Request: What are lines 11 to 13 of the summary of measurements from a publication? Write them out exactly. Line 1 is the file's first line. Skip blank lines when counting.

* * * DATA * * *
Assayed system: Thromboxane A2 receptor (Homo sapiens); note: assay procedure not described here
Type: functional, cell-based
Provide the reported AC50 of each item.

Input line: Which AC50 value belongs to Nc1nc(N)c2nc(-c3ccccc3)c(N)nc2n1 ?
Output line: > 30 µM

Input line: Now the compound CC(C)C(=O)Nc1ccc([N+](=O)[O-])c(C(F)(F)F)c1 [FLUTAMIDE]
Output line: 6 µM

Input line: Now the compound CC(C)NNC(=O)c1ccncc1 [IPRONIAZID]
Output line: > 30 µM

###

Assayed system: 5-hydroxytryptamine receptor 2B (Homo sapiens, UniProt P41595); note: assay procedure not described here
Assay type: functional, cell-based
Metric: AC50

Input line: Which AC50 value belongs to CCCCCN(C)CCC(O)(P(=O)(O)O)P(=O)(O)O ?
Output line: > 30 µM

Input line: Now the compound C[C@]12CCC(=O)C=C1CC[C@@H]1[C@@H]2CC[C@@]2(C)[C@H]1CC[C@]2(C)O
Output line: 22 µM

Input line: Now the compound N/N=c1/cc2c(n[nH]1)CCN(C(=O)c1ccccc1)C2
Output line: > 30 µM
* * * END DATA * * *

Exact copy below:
Assayed system: 5-hydroxytryptamine receptor 2B (Homo sapiens, UniProt P41595); note: assay procedure not described here
Assay type: functional, cell-based
Metric: AC50